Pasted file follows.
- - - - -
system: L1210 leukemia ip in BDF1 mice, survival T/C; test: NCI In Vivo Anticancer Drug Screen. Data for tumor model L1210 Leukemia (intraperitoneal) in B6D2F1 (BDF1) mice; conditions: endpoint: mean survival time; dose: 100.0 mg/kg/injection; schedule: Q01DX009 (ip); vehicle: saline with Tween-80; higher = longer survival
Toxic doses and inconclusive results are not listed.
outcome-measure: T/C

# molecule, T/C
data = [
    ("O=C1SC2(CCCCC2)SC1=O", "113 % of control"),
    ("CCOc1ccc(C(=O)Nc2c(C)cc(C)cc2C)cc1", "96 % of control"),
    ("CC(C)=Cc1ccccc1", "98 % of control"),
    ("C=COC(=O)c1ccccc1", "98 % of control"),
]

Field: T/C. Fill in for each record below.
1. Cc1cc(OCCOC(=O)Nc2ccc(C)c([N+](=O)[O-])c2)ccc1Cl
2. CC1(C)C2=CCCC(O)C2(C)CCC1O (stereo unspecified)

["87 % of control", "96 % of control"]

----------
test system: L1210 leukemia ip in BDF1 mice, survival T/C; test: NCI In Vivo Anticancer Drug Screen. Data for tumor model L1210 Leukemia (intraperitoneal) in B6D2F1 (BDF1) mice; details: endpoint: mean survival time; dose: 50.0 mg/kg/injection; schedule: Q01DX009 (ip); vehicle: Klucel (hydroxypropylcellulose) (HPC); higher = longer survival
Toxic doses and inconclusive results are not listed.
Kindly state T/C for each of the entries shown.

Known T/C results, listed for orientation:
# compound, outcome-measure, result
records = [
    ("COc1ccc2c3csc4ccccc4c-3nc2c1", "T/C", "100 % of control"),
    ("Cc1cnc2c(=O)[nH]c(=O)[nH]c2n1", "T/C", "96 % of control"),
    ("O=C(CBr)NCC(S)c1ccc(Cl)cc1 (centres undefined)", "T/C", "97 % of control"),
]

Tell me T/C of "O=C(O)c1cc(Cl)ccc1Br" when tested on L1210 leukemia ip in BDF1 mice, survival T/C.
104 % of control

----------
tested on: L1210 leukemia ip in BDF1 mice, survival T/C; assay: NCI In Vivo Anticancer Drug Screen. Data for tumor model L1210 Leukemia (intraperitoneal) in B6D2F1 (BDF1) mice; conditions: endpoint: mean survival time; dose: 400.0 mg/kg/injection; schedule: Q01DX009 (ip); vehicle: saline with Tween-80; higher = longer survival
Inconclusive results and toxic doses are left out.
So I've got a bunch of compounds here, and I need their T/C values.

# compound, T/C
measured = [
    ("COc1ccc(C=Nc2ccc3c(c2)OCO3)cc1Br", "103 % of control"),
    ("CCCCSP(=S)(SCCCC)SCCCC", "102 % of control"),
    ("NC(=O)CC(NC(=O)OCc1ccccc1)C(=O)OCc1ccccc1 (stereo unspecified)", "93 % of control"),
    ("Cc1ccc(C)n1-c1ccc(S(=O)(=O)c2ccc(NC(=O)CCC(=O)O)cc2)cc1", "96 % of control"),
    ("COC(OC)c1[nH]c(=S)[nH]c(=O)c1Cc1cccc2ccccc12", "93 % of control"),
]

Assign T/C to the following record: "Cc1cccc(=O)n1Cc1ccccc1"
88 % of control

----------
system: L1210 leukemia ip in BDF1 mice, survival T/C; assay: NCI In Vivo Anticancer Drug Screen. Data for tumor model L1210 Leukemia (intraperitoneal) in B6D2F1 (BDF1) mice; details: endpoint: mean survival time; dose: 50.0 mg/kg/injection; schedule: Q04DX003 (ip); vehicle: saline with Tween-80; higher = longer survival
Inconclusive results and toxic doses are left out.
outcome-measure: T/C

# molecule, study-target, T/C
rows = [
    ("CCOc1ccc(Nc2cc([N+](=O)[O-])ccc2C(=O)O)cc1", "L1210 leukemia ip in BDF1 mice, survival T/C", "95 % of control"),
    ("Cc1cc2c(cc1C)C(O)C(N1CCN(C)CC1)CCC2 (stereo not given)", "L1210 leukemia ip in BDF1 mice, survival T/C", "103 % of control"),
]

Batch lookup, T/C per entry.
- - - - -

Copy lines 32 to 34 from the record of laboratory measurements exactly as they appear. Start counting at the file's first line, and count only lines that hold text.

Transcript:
# compound, T/C
measured = [
    ("COc1ccc(C=Nc2ccc3c(c2)OCO3)cc1Br", "103 % of control"),